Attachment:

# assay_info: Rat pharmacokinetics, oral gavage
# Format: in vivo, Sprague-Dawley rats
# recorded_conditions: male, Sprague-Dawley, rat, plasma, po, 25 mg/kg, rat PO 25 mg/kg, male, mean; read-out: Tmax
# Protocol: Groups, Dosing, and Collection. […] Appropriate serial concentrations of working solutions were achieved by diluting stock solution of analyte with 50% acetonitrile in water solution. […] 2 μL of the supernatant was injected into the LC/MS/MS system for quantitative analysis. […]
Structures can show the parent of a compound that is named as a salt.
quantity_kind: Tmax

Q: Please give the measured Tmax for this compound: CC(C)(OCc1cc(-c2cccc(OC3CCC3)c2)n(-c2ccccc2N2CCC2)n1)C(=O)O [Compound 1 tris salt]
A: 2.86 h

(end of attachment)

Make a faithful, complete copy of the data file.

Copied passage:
# assay_info: Rat pharmacokinetics, oral gavage
# Format: in vivo, Sprague-Dawley rats
# recorded_conditions: male, Sprague-Dawley, rat, plasma, po, 25 mg/kg, rat PO 25 mg/kg, male, mean; read-out: Tmax
# Protocol: Groups, Dosing, and Collection. […] Appropriate serial concentrations of working solutions were achieved by diluting stock solution of analyte with 50% acetonitrile in water solution. […] 2 μL of the supernatant was injected into the LC/MS/MS system for quantitative analysis. […]
Structures can show the parent of a compound that is named as a salt.
quantity_kind: Tmax

Q: Please give the measured Tmax for this compound: CC(C)(OCc1cc(-c2cccc(OC3CCC3)c2)n(-c2ccccc2N2CCC2)n1)C(=O)O [Compound 1 tris salt]
A: 2.86 h